+ Isn’t it weird how carving out a few hours to see a movie in a theater becomes *such* a production when you have a kid? Suffice it to say, I can probably count on one hand the number of times I’ve seen a movie in an actual theater since having Ben.
But I made it a point to see Sofia Coppola’s new film ‘The Beguiled’ in the theater when it came out here. Because 1. it’s terrific eye candy and 2. supporting female directors at the box office, where it matters, because Hollywood speaks only in the language of money and female directors (even ones as privileged as Sofia) have a hard time in the industry.
I loved seeing The Beguiled on the big screen — true to Sofia’s style, it’s really visually beautiful in a delicate, feminine way. It’s also pretty narratively taut as a thriller, especially at the end, and surprisingly gruesome and brutal. (Handled in a tasteful way, of course.) The woman clearly knows where to put a camera, and how to fill a frame in the most poetic yet concise way, and I think her Best Director at Cannes was well-deserved. She also has a great hand with actors, and gets wonderful performances out of her stars, including Nicole Kidman’s flinty schoolmistress.
Lots of people have been discussing race and The Beguiled, as well as how she’s handled it during her entire career. (Not well is the consensus.) I’m glad the conversation is happening — it’s an important one to have, and you can read arguments on the various sides elsewhere.
I’ve mulled it over myself, and while I do agree Sofia isn’t especially adroit at representing race or even gender in an ‘intersectional’ way, I also don’t think she’s necessarily the filmmaker to critique to have a productive conversation about how to improve representation of race in American cinema. Sofia is, above all, a filmmaker whose work is about interiority and privilege — the bubble of it, the isolation of it, the insularity of it and yes, even the beauty of it. All her films are about this — it’s something very inherent in her creative DNA.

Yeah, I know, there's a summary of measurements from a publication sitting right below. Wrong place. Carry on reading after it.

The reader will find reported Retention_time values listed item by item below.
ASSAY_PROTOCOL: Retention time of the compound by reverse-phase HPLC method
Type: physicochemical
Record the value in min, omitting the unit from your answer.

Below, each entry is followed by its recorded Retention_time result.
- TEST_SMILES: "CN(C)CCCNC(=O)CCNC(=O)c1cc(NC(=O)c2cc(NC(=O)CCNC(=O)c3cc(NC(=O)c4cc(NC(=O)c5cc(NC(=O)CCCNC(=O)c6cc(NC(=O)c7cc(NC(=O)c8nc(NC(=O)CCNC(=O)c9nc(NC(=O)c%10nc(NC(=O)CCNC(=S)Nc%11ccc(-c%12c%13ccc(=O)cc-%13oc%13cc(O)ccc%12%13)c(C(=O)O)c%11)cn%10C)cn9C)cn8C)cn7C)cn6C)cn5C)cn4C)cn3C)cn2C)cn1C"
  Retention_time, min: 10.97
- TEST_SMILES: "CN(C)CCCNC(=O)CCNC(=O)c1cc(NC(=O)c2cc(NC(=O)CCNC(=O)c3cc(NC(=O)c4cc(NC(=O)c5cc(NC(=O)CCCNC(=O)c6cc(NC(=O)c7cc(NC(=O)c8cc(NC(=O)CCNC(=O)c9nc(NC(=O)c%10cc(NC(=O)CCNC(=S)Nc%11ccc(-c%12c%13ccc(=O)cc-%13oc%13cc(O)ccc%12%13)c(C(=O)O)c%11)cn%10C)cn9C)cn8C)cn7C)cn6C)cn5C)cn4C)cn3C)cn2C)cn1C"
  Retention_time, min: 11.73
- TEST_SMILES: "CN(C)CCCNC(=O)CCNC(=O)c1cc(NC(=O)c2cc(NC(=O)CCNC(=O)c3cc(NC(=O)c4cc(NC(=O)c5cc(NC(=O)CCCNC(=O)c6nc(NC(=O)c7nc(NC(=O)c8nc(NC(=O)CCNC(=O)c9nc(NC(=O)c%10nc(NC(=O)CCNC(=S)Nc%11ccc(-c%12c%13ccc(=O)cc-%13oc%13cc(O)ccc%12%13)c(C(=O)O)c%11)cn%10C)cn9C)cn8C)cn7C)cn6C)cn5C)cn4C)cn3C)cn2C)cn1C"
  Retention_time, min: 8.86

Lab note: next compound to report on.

Not only is her work ABOUT (wealthy white) privilege, but she occupies a privileged perch WITHIN the industry she works in — she benefits from her family privilege, and is able to maintain a rare and true independence from the industry at large, which gives her the ability to make, really, any film she wants the way she wants it. She has never evinced any ability or real interest in representing the ‘outsider’ point of view, and I think she is a smart enough and self-aware enough artist to know she would be rather terrible at it.
This isn’t to say we shouldn’t critique Sofia and make her aware of her blind spots — and often I would love to see her apply her particular sense of beauty to a different milieu. But maybe we should focus on getting other women and POC filmmakers in a position similar to her own, where they too can make and distribute films in the way they want about what they want.
(Interestingly enough, Kathryn Bigelow’s ‘Detroit’ is coming out, and she is a white woman director who WILL tackle race head on as an issue in the movie — so I hope everyone’s critical antennae will be up, and debate will be actually more fruitful around the film, simply because Kathryn is also a filmmaker whose roots are EXPLICITLY political. Her ‘canvas’ isn’t the emotional interiority of white femininity — it’s the social fabric in general, and I think she’s a much better filmmaker to center a debate about film, race and representation around.)